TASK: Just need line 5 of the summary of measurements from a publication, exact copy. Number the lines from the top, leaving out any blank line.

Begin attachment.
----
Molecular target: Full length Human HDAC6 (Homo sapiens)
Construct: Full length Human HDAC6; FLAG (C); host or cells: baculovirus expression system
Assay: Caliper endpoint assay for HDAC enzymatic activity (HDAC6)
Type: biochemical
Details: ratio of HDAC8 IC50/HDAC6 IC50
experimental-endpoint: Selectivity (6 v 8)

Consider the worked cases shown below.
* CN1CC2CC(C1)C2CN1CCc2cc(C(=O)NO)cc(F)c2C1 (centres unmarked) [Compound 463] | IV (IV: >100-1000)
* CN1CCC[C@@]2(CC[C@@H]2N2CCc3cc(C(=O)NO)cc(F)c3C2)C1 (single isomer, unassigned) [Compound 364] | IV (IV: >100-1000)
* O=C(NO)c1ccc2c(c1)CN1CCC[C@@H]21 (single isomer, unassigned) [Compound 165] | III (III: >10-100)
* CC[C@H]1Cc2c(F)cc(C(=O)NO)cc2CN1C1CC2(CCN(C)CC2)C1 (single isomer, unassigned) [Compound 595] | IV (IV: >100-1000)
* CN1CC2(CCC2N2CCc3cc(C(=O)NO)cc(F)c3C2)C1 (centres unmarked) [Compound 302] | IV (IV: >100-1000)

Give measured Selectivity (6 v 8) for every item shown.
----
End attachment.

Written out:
Details: ratio of HDAC8 IC50/HDAC6 IC50